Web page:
The Effect of Environmental Changes of Food on Apoptosis in Zebrafish Ovarian Tissue

Sunday, 15 February 2015
Exhibit Hall (San Jose Convention Center)
Vannessa Mary Gamboa, Heritage University, Grandview, WA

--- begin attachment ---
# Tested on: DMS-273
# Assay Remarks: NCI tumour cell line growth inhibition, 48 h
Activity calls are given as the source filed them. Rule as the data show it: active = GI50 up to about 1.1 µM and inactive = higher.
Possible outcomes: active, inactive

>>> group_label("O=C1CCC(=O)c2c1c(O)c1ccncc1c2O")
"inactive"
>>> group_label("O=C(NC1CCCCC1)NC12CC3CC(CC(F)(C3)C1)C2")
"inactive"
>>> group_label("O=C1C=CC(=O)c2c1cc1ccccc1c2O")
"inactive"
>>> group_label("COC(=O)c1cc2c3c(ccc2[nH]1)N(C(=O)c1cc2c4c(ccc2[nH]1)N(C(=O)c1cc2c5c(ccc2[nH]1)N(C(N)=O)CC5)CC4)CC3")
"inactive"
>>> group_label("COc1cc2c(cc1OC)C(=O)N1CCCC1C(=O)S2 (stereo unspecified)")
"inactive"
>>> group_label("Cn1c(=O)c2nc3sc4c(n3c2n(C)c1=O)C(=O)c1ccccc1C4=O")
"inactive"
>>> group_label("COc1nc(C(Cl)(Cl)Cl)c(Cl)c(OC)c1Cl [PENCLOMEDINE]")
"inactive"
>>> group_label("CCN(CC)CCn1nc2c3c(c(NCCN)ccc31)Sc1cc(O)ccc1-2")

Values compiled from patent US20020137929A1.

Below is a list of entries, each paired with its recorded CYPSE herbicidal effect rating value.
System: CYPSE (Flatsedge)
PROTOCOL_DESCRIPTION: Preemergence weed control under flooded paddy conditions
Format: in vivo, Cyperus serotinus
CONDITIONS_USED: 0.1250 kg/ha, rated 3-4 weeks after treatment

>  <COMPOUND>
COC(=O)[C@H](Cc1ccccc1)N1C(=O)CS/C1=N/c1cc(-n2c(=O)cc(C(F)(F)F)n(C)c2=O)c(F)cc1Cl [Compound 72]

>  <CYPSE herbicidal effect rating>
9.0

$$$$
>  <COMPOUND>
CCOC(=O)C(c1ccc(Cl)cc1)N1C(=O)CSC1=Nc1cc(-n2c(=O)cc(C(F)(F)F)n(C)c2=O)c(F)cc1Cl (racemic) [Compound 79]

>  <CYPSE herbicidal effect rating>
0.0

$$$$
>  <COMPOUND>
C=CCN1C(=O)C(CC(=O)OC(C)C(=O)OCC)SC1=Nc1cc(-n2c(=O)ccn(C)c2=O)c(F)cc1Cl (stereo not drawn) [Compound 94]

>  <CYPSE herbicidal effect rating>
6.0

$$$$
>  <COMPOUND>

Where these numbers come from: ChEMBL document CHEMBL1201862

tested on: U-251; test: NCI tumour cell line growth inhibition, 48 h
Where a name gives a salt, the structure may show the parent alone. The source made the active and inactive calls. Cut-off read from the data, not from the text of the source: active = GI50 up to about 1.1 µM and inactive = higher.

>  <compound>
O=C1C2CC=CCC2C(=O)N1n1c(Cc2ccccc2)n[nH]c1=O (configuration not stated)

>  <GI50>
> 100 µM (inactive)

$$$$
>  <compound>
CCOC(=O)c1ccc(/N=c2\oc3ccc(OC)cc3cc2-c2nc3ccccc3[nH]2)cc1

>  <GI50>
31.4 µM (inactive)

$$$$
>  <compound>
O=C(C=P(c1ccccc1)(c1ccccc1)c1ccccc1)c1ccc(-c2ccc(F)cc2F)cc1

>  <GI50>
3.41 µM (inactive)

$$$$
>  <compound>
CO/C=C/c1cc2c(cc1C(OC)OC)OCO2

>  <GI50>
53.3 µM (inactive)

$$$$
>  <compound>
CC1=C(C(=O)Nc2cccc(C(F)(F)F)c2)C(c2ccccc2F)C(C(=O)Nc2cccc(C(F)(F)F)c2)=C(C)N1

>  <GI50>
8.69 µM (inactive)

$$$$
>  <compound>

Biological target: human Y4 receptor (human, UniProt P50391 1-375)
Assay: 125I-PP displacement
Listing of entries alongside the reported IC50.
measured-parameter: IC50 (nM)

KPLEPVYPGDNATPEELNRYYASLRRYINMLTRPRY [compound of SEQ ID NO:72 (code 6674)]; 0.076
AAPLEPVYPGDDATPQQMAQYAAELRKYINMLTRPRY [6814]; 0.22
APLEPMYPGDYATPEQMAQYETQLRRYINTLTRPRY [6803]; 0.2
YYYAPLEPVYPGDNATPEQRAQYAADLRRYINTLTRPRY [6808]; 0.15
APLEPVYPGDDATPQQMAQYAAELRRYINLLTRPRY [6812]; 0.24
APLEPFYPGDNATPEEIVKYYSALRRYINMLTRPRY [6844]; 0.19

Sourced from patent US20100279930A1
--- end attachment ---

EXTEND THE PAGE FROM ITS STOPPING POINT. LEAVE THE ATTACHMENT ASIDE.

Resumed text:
Apoptosis is the process of programmed cell death. B-cell CLL/lymphoma 2 (Bcl-2) is a well-studied gene that regulates cell death by acting as an inhibitor of apoptosis. The purpose of this experiment was to study the role of Bcl-2 in regulating cell death in the ovaries of zebrafish (Danio rerio). The hypothesis of the experiment was that if the intake of food that a zebrafish consumes is decreased, then apoptosis would increase in the ovarian tissues because the fish would not be receiving its normal nutrient intake. As a control, one group of fish was fed once every day. In contrast, the experimental group was fed once every other day. There were three fish in both the experimental and control group. Using standard feeding practices, we fed the zebrafish prescribed amounts of food at each feeding. The amount of food (in grams) was consistent from feeding to feeding. The length of the experiment was one week and the fish were dissected at the end of the experiment. The ovary tissue from the fish was collected and Bcl-2 levels were monitored using quantitative polymerase chain reaction (q-PCR) analysis.  The q-PRC results suggested that decreasing the intake of food intake results in reduction of Bcl-2 levels. These data suggest that there is not a normal amount of gene to inhibit apoptosis of the ovarian tissue, thus supporting our hypothesis of a decrease in the Bcl-2 gene expression in response to decreased food intake suggesting programmed cell death plays a role in fish responses to environmental conditions.